Reconfigure the career path. In his plan, he takes as an example an officer in his “apprenticeman years” and puts him on a different path – the dreaded “non-traditional” career path. If you snap-up front-runners at Length of Service (LOS)-5 inside today’s uncracked, hidebound Millington Diktat, there are barriers that our Navy will throw in that officer’s path every step along the way.
Let’s assume that the officer in question is in aviation. Without fixing the fundamentals, we put him on The Plan. Finishing his first tour at LOS-5, he spends a year at a company of some kind (LOS-6), another non-Navy service tour (LOS-9), and a year at the Joint Command and Staff College or equivalent (LOS-10). You need at least a year in there for wiggle room, language immersion (the only way to be fluent), and PCS, which brings that officer to LOS-11. That gets him to his (assume aviation) Department Head Tour, spitting him out at LOS-13. He is now looking at the CDR and Command Screen Board. A large percentage will not be able to make that timeline. The vast majority will find themselves on the professional sidelines. Some will get through, but as it stands no, most will be set up for failure.
The thing that his immediate Chain of Command will be yelling at him about the proposed career path is, “You will never survive six years of non-competitive FITREPS. You may make CDR, but that will be it. (…and if you come from a non-TACAIR community…) You don’t have a boat tour? Command? Mmmm. If you were the #1 competitive LT your first tour, and my #1 DH, I might see a Special Mission Command.” That translates to an officer that might make CAPT and has an exceptionally limited chance for Flag. As a result, he will not have a significant opportunity to use the skills he spent the better part of a decade and a half developing. If you want to create a cadre of overqualified terminal-Commanders, this is a great plan. If you want a better than average percentage of these officers to screen for Major Command and compete for Flag, you have a pipe dream.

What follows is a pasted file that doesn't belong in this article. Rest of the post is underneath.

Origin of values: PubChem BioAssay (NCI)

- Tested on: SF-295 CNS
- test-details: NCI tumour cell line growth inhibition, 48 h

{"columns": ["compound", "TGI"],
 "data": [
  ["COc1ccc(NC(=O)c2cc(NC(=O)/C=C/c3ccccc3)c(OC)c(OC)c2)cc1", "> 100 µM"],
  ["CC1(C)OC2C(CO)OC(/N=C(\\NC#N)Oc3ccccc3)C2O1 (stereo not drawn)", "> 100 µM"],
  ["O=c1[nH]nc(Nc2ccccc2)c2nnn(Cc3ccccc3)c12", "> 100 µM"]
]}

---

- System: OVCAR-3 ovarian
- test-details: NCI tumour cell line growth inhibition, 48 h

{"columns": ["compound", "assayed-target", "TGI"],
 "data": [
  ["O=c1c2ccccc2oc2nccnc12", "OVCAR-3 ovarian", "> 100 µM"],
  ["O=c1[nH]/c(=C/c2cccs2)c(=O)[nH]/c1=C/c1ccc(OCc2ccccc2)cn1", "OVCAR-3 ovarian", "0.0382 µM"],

What will that hard-charger (remember, at the LOS-5 point this fresh LT is only in his late 20s) going to choose? What will the Skipper tell his #1 LT? Go the new path, or interview for the Flag LT job in San Diego? Perhaps the FRS Instructor billet? In the real world of the talented and ambitious Junior Officer, what percentage will want to take The Path? Unless the rules of the game and the facts on the ground are changed, what is waiting for that LT as he steps through the door of The Path? What stops the LT from moving on to positions that significantly impact our Navy’s future? These are all things under the control of our Navy. These are the things that need to be addressed first.
What will stop that highly trained officer at LOS-10 from saying to himself, “Forget the Navy. I can do more for my country, have a greater impact on the future, and go further in the FBI with my education and language skills than in the Navy. I didn’t go to Dartmouth and Georgetown to find myself treading water at 42.”
What will stop that officer from leaving is rock-solid truth about his options in the Navy. Not promises, not spin, not salesmanship, not buzzwords, but fact-based truth. To give that officer the right facts so he will make the right decision for both the Navy and himself will require radical, aggressive action.
On par with cleaning the Augean Stables, the Navy needs to clear the field for our future officer corps. Not just with the flavor of the officers it accesses. The selection board system as it exists today works well within its limitations and design, but it has inherent flaws and traditions that will push to the side many of the officers VADM Stavridis wants. We need to kill the stultifying “Select in Their Own Image” habits and career advice. The absolute top of the Navy needs to aggressively prevent the credibility corroding habits of some senior officers who promote their own self-defined priorities and biases attached to individual names. As we saw with the 14 Feb 2006 dissolved Commander Board – this happens. This time it was caught and the right action taken. This was not an isolated event. You can catch written material. It is much more difficult to catch phone calls, emails, and face-to-face “material” given to board members about personnel in front of a board. Additionally, community influence needs to be further reduced to protect those who depart the community stovepipe. A way around the “up or out” nature of our officer corps needs to be developed, nurtured, and expanded.
“New Thinking” is unquestionably needed, but it needs to start with some changes in career fundamentals. Without going after the fundamental problems everything else is simply an entertaining academic exercise.
Grow the skill sets we want. Reward those skills. The rest will follow. This crop takes two decades to grow. 2025 will be here before you know it.